I also tried one of their house cocktails – the Wizard’s Apple – which was rather sweet but perfect for me. And to top it off I ordered a hot chocolate to take back to my room and drink by the fire. It was only 8pm but I couldn’t wait to snuggle down in that bed, so sat in bed reading my book & drinking hot chocolate. It was heavenly.
There is no wifi here, of course, Hobbitenango is off the grid, and all electricity comes from the solar panels or the windmill on the roof of the restaurant. Water is filtered from the rain, and Beto has just dug channels which will create a pond for fish. The motto of Hobbitenango is “disconnect to reconnect”, and without faffing around on the internet I had time to savour my hot chocolate and listen to the crackling of the fire.
I slept well and woke up to this view. It was still early, in rainy season the sky is often clear for sunrise, then the clouds roll in. I got up and explored more of Hobbitenango, walking along the path to what will be more social areas, around the axe throwing and archery enclosure. Beto even has plans for a grand fete, and contests to see which hobbit is brave enough to hike to Fuego Volcano and cast a ring into its fiery depths.
You can order breakfast in bed, but I decided to sit out on the terrace, made from the bow of an old boat, and enjoy the view. Further up the hill, Beto is building more hobbit houses for day visitors; understandably people are curious to peek inside the hobbit holes, so without disturbing overnight guests, others can get a flavour of Middle Earth without spending the night.
What I loved about Hobbitenango
The houses are so cute! Plenty of opportunities for photos both inside and out, and I felt adequately hobbit-like as I stooped through the round yellow door.
The fire in my room. This was a lovely surprise, and kept me cosy well into the night.
The view. Waking up to that, one of the best views I’ve ever had, next to camping on the Inca trail, these volcanoes are hard to beat.
The food was delicious and well presented, and the staff were all friendly and kind, making sure I was well looked after from beginning to end.
Beto’s passion for his Hobbitenango project. After speaking to him for 5 minutes it was obvious this was a labour of love, and he was so excited about his upcoming plans. I liked Beto instantly, when I went to find him he was flying his new drone around – this was the first time in a long while we’ve had an evening like this, he explained. The clouds parted, and what was dismal grey when I’d arrived became beautiful dusky blue.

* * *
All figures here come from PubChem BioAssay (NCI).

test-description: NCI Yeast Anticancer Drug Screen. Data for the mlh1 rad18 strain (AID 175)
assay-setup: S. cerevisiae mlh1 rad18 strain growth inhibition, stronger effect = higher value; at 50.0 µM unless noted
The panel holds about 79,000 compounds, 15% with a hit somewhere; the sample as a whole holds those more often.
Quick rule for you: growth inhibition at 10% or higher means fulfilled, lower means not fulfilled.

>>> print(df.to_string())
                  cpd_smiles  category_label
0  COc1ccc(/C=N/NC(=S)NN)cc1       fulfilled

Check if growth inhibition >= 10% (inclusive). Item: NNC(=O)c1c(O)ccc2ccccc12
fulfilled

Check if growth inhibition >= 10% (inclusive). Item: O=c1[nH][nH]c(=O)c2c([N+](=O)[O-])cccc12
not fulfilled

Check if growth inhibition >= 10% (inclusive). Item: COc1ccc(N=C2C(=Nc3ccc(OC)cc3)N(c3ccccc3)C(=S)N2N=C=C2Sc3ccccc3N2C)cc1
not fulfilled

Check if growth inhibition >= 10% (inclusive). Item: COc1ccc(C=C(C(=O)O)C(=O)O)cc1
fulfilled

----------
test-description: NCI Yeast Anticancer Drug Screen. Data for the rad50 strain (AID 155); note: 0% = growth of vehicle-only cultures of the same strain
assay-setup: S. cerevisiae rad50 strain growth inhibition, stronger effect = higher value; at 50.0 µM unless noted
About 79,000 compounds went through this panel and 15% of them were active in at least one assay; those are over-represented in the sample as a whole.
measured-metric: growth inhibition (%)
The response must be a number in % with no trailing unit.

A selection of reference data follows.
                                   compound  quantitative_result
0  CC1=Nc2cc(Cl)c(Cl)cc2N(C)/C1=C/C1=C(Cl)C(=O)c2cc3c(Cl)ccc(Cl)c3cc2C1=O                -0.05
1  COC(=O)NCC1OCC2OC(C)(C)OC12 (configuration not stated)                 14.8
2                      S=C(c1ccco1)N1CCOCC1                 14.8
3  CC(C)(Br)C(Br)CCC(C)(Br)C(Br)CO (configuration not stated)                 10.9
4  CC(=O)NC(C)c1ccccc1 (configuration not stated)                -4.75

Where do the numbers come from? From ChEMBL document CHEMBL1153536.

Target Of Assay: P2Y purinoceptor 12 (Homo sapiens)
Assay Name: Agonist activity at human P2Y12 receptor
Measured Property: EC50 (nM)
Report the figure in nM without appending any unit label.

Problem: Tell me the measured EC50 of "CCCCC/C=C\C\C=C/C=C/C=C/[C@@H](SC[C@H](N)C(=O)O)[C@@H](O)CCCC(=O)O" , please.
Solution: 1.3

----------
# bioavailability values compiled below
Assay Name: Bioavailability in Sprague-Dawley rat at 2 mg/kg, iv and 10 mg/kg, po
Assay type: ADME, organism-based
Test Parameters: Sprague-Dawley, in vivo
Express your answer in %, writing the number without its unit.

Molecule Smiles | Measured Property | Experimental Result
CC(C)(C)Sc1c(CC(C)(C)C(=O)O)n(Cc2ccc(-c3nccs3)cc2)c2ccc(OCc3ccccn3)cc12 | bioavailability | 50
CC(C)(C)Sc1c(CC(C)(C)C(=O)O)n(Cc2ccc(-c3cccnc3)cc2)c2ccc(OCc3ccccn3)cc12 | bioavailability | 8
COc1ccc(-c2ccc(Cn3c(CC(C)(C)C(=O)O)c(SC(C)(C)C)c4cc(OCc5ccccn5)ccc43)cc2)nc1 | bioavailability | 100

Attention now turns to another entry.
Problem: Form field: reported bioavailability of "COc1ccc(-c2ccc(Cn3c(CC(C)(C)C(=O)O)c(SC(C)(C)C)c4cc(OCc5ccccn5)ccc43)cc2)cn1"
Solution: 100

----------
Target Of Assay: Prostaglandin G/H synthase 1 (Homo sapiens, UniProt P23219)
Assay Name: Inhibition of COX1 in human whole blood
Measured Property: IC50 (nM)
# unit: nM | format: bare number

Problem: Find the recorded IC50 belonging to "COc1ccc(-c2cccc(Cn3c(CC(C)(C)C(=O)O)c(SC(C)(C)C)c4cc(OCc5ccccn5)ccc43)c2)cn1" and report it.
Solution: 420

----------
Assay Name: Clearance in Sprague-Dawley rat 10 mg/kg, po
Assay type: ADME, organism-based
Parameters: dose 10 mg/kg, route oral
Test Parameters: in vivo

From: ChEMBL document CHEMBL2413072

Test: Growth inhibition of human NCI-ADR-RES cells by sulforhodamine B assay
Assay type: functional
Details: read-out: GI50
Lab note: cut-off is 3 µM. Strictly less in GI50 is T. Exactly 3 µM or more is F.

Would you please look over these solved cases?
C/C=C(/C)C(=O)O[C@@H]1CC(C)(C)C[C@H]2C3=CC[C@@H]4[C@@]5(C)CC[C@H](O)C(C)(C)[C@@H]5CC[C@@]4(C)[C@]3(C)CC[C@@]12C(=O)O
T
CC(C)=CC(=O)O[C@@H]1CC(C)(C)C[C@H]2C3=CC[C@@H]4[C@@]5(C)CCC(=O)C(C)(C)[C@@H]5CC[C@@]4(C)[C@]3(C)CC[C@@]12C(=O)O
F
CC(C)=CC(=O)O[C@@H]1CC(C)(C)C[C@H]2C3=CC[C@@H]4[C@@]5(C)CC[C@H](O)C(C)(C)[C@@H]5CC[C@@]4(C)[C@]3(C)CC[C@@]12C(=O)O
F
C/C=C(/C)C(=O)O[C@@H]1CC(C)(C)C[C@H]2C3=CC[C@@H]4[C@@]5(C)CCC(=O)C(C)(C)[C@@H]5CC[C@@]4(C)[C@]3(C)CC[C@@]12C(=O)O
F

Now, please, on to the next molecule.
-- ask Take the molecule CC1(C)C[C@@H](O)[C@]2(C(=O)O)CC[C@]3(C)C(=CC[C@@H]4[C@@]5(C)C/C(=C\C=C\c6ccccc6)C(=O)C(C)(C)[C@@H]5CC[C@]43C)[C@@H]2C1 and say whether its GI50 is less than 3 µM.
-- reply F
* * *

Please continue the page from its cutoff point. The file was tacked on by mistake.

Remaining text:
What I didn’t like about Hobbitenango
The room could have been cleaner, and the cupboards were also used as storage as I found when I rooted around (as I always do in a new room), which wasn’t a big deal but it would have been nicer to empty & clean.
There was no outside lock on the door. There was a bolt to lock myself in at night, but when I left, there was no way to lock the door. I’m sure it is very safe, but even so, I would feel better with a lock and a big old key.
Getting there without your own car is a pain. A private taxi transfer there & back will set you back 200-250 Q (approx. $25to $30), which is more than 2 nights in a hostel bed. On busier days, for 6 people or more, Hobbitenango arranges bus transport from town which is only 30 Q per person each way, but there wasn’t one running the day I wanted to go.
Overall, I adored my stay at Hobbitenango. It isn’t for those seeking pure luxury, but the view over the volcanoes will make you forget all your troubles. Remember too, that having a hobbit hole built into the mountainside means you are surrounded by nature, so spiders, beetles and even an occasional scorpion may wander into your room. Don’t fret about not having wifi, just bring a book, settle down by the fire and relax.
To make a reservation, visit Hobbitenango’s website, which has details of the menu, accommodation availability, and camping spots if you have your own tent.
I was a guest of Hobbitenango, and enjoyed a complimentary dinner and night in the hobbit hole. As always, this did not influence my review and all views are my own.
If you’re looking for travel insurance for your trip to Guatemala, get a quote now from World Nomads.
Would you like to stay in a hobbit hole at Hobbitenango in Antigua Guatemala? I’d love to hear your views, please comment below.